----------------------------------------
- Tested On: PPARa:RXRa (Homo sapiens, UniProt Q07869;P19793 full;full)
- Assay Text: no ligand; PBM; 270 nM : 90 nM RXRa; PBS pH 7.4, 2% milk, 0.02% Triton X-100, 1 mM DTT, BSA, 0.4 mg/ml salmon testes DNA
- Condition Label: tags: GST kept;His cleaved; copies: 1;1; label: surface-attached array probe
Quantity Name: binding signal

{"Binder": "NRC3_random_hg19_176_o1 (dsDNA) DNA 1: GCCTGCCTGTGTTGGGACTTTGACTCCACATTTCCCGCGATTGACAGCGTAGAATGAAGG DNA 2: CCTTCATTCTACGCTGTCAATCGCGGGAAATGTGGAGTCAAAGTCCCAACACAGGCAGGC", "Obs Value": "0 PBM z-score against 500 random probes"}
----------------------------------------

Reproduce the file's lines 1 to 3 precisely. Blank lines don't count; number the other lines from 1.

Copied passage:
- Tested On: PPARa:RXRa (Homo sapiens, UniProt Q07869;P19793 full;full)
- Assay Text: no ligand; PBM; 270 nM : 90 nM RXRa; PBS pH 7.4, 2% milk, 0.02% Triton X-100, 1 mM DTT, BSA, 0.4 mg/ml salmon testes DNA
- Condition Label: tags: GST kept;His cleaved; copies: 1;1; label: surface-attached array probe